Many sellers think that once the snow starts to fly, they should take their home off the market for a few months so it will appear new and refreshed for the spring. Any Realtor will tell you, "If you want to sell your house, you need keep it active". You can't sell a home that isn't available for buyers to see. If you are still a doubter, here are some good reasons why keeping your home on the market even in Vermontwill help you sell it. snow 2 snow 3 snow pictures 1) Homes look lovely all decked out for the holidays. What a wonderful time to showcase the warmth that your home can provide to new owners! 2) Less inventory to compete with! Come April, your home may have 25 competitors, but in the middle of the winter, you could have less than 10. 3) Even with the parties and family visits, you can still allow access to your home. It's OK to ask for additional notice or make some limitations on evenings when you're entertaining. 4) Buyers that look in the winter are serious. If a buyer is looking for a new home in the winter, they aren't just window shopping. 5) And lastly, with all the technology available to buyers today, the winter weather does not have to be a huge deterrent. Much of the searching and pre-qualifying for a new home is done on-line before the actual viewing takes place. Soshovel those walk-ways, put out the twinkle lights and keep your house on the market. You'll be so happy when the listing rush happens in March andApril that you're not a part of it!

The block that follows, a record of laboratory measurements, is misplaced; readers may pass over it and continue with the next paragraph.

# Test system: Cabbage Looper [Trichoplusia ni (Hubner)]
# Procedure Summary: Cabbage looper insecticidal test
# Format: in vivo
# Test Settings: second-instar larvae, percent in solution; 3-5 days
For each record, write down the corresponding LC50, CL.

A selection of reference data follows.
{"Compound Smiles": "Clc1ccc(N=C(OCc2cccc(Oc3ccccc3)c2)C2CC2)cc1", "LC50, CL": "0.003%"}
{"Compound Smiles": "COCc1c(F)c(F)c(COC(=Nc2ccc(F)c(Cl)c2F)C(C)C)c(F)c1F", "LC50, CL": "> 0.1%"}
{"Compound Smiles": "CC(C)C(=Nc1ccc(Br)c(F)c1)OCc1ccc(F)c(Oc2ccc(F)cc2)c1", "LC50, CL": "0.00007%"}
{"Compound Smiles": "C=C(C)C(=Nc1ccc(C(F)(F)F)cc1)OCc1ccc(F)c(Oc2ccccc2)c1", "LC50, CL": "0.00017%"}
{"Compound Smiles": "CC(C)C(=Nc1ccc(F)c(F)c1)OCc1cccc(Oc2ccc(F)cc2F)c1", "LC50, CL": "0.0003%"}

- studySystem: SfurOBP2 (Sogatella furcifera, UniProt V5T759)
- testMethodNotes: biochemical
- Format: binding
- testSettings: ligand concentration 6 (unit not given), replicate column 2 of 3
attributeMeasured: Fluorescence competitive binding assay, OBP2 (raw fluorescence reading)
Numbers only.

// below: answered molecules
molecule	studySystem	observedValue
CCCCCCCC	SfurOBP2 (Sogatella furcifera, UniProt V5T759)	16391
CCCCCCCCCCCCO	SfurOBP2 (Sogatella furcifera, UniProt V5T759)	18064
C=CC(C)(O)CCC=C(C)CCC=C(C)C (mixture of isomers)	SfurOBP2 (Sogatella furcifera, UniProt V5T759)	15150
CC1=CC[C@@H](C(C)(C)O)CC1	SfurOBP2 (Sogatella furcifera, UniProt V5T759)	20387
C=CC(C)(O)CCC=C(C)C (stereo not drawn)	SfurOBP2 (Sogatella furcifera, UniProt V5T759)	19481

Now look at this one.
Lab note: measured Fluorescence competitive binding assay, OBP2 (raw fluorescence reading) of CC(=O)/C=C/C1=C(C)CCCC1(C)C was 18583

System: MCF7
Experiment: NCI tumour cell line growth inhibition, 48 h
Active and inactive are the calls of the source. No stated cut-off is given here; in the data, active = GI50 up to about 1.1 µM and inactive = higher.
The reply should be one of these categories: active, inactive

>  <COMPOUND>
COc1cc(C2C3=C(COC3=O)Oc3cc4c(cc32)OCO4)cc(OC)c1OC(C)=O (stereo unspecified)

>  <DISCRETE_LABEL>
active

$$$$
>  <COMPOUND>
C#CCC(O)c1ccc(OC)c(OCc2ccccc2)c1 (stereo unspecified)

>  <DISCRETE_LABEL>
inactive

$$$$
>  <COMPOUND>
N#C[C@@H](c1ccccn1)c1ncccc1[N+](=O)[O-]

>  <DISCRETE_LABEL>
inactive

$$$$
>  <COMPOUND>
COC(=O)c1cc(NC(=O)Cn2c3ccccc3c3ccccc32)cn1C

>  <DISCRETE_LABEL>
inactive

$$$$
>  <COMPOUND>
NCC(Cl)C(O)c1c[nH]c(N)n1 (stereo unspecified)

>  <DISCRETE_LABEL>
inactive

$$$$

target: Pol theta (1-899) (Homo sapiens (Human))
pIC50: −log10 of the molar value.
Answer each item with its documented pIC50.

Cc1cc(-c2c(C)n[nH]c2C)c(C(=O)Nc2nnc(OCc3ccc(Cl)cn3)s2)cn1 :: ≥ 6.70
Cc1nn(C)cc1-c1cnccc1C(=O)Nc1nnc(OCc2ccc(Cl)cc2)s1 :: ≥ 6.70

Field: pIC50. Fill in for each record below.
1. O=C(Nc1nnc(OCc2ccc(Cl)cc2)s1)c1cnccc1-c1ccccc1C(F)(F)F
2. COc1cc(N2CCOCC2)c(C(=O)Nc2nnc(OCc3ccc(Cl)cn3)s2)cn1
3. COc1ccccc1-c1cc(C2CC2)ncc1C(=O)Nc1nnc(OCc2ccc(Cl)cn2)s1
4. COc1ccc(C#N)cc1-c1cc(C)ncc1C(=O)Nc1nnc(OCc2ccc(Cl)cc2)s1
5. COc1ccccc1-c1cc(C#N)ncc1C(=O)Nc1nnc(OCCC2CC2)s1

Greentree Welcomes Newest Realtor